There was a lot of good news for the Alberta and Canadian beef industry last week, but also a note of caution expressed.
On Monday, Nov. 30, the Canadian Food Inspection Agency (CFIA) released its report on the latest case of Bovine Spongiform Encephalopathy (BSE), which was found back in February on a farm west of Edmonton.
The good news to come out of the report was that this case – the 19th found in Canada since the first outbreak in 2003 – was restricted to one cow that was born in 2009 and was from the same birth farm as a case that was found in 2010, which had been born in 2004. The other huge finding was that there was no contamination found of any of the commercial feed, or where that feed was produced.
The report concluded, just like the 2010 case, that the animal contracted the disease through feed that had been stored in the same place as contaminated pre-mixed feed that was from processed and distributed before the 1997 feed ban took effect.
“It only takes an extremely small amount – about 1/1000 of a gram – of residue from contaminated feed to be ingested to cause the disease. That’s like cutting a pea into 1,000 pieces and the animal eating one tiny piece, a speck of dust literally,” said Rimbey veterinarian Ian Giebelhaus – one of a few vets working with Alberta Agriculture on BSE cases.
“The report clearly stated that the feedmills were cleared and there was no other evidence of other possible contamination.”
While all of that is good for the country’s beef industry, as it means nothing will change regarding Canada’s beef exports, but the fact this case was found should give producers a sober second thought according to Giebelhaus.
“While this shows Canada is doing nothing to amplify the BSE situation and we still maintain the enhanced safety precautions on our feed supply, there remains a big message that we need to get across to producers – that is Canada, specifically Alberta, need to bring up the number of animals we are testing for BSE,” he said.
“Back in 2003, most producers thought this testing would be a short-term situation, but that is wrong. Testing is going to continue on for decades and, unfortunately, our testing numbers are falling due in part to a too prevalent attitude that “it’s not going to happen to me”. This should matter and be a concern for all producers as it demonstrates to the world we remain serious about BSE.”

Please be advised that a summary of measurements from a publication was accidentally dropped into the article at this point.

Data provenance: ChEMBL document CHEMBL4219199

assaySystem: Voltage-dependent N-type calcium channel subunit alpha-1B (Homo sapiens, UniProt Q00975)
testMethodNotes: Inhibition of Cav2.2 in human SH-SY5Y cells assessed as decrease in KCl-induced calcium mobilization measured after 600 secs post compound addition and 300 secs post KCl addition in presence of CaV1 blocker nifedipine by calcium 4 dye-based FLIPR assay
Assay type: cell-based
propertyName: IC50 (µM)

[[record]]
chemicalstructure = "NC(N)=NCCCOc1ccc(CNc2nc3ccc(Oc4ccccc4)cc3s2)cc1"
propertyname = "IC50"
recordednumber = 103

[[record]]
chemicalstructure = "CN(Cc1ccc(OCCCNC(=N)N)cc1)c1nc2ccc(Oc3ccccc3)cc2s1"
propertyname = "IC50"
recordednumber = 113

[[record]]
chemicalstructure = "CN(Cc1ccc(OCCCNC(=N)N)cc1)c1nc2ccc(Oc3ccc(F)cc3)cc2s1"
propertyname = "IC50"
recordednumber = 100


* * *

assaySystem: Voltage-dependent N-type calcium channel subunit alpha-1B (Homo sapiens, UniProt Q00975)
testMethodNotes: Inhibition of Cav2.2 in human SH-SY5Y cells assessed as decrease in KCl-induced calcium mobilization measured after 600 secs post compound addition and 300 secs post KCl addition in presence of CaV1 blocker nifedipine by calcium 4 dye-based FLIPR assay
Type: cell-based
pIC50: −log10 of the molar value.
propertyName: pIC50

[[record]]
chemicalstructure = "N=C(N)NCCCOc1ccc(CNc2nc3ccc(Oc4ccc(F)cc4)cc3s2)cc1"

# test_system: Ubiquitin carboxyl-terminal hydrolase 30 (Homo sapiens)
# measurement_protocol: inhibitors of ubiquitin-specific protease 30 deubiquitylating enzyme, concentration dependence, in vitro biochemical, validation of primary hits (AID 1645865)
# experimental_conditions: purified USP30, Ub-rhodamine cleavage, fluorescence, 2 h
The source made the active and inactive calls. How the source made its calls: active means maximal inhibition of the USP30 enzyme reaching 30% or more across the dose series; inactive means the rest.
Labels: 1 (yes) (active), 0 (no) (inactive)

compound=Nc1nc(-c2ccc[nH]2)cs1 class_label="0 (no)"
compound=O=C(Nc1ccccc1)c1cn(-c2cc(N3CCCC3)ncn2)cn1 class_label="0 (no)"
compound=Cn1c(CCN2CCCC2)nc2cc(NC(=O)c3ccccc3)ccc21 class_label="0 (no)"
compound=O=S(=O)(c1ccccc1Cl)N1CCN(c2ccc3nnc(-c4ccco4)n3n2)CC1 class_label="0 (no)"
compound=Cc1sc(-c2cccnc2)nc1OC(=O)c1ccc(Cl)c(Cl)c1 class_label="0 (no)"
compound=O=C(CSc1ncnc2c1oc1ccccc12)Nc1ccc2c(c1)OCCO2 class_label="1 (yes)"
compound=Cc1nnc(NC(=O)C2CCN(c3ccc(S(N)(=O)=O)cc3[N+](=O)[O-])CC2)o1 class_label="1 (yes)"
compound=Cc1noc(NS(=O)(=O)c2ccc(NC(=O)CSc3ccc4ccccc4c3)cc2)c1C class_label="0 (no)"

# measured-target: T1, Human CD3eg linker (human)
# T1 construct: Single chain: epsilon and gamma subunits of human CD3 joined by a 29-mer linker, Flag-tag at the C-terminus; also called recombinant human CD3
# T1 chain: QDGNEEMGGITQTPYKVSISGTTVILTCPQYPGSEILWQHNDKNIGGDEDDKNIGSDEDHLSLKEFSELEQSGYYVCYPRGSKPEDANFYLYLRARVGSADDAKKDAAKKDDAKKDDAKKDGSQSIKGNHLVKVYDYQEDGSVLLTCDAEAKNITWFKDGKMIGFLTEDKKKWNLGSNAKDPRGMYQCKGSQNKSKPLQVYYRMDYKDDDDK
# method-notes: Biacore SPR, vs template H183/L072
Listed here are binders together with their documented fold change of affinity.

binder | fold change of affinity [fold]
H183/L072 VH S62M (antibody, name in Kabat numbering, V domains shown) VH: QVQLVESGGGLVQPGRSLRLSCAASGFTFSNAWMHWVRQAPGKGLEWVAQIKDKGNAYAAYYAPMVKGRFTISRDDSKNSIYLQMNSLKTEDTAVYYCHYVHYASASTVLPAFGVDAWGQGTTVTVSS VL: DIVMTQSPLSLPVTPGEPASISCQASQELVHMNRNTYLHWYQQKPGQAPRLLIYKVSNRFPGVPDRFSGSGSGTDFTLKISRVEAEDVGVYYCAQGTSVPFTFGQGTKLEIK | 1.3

Giebelhaus added if the testing numbers keep dropping, even if there are no further BSE positive cases found, that lack of continuity or perceived lack of safety monitoring could give competing markets or countries an easy way to shut Canadian beef products out or a chance to use marketing ploys to state Canadian beef can’t relatively ensure the disease isn’t making into the food chain.
“Let’s not give them that opportunity. If each producer with a dead or downer animal had one tested per year, that would meet Canada’s testing numbers,” Giebelhaus explained.
“It’s a huge value to have the testing done. It helps meet our targets as well as assists in keeping the export markets open. All a producer has to consider is the $380 per carcass in extra export value for cuts that are not normally sold domestically.
“Just call your local vet if you have an animal not fit for slaughter. Get a free visit, free exam, free testing and it all helps the beef industry as a whole maintain our track record of being a good trading partner. We need to keep the borders open and the easiest way to do that is to demonstrate we are looking for BSE and do that in the right places in the right way. Canada has one of the best testing programs in the world but we just aren’t utilizing it to its utmost potential.”
Giebelhaus had hoped to see the CFIA report go a bit further and make a recommendation to have all old grain and feed storage bins destroyed as a way of eliminating this kind of residual contamination of feed.
“Those old bins and storage places – that are now holding machinery or motorcycles or just about anything – more than likely contain residual traces of potentially BSE contaminated feed. They have been sitting on properties for decades and if a farmer or some new operator decides they should use them again, we could have more cases down the line,” he stated.
“Personally, I would like to see the industry take the initiative to have all of those removed, burned down, destroyed since if there is even a trace of contamination, then all it takes is that minuscule amount to infect another animal and we have the industry going down that same road once again.”